Is Bottled Water the Answer?

Everyone knows the problem of finding trustworthy drinking water. What used to be safe water is now polluted with chemicals from pesticides. We are presently aware of 2100 toxins in drinking water and new risks are identified regularly.

Older houses have the additional problem of lead pipes and these add dangerous metals to otherwise acceptable water. Then too, city water systems are notorious for violating standards established by the EPA. And even if they did maintain these standards stringently, are the established levels of contaminants really safe? What might be lurking in the water yet to be discovered?

In response to this news, many have decided to buy bottled water, eight billion gallons of it a year, and rising. Since the label says "Spring water" or Glacier water," they are confident it is better than what's in the faucet. Unfortunately, this may not be the case.

The first reason is that what is inside the bottle may not be what it says on the outside of the bottle. Though interstate sales of bottled water are regulated by the FDA, the industry within state borders is not regulated. Some states do not retain even one full time employee to oversee inspections. The FDA does not consider water a high priority and may not even check bottling plants yearly. Several bottled water companies recently agreed to print on the labels the source of their water (often the faucet), and stop duping the drinkers into thinking it came from a glacier somewhere.

Secondly, though the source may be a natural spring or stream, this does not guarantee it to be safe. Springs and wells are not exempt from the comtaminations mentioned above. To give insult to injury, imagine buying someone else's spring water that is not as pure as your own!

The third problem deals with the plastic bottle itself. Most water comes in bottles marked with a number 1, or the name PET or PETE. This stands for polyethylene terephthalate. The bottles are probably safe if the water is drunk without extended storage. However, if the bottles are stored in warm areas, the plastic can actually leach into the water.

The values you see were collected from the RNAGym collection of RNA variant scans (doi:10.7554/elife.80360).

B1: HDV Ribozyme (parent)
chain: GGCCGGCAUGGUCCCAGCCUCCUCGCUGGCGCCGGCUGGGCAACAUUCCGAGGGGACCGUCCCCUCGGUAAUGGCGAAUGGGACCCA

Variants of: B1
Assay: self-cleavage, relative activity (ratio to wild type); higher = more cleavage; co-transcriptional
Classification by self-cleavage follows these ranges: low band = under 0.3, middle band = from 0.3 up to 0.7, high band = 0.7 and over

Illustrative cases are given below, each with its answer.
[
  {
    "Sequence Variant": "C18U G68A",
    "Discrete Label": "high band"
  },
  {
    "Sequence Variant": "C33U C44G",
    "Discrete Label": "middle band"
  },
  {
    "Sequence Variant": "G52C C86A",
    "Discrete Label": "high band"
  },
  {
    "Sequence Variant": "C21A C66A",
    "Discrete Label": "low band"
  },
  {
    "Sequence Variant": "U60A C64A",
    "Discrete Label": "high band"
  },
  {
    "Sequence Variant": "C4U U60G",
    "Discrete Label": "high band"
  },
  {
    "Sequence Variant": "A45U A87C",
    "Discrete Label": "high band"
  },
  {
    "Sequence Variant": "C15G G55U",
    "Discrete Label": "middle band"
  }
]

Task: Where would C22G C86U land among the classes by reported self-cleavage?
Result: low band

The National Institutes of Health recently showed that bisphenol, used to make water cooler jugs, sport drink bottles, and other hard plastic bottles, may case neurological problems in developing babies. How might it affect the rest of us? So if you bring water from home in plastic bottles to avoid the water cooler, you may not be any better off.

Finally there is the issue of the environment. Eighty per cent of all bottles never make it back to the recycling plant. Instead they become landfill that will not biodegrade. Also, water is needed to make the bottles and an estimated 72 billion gallons is used for that each year. In fact, some figure that it takes two liters of water to make one liter of bottled water.

An alternative to these problems with bottled water is to purchase a water filter and purify your own water. Be sure the filter uses the activated carbon method. Then store the filtered water in glass containers and transport it in a glass lined thermos. The good news is that, in the long run, you will actually save money over the cost of buying bottled water, and you will have the peace of mind that you are drinking water that is safe and healthy.

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About The Author, Samuel S. Peters..
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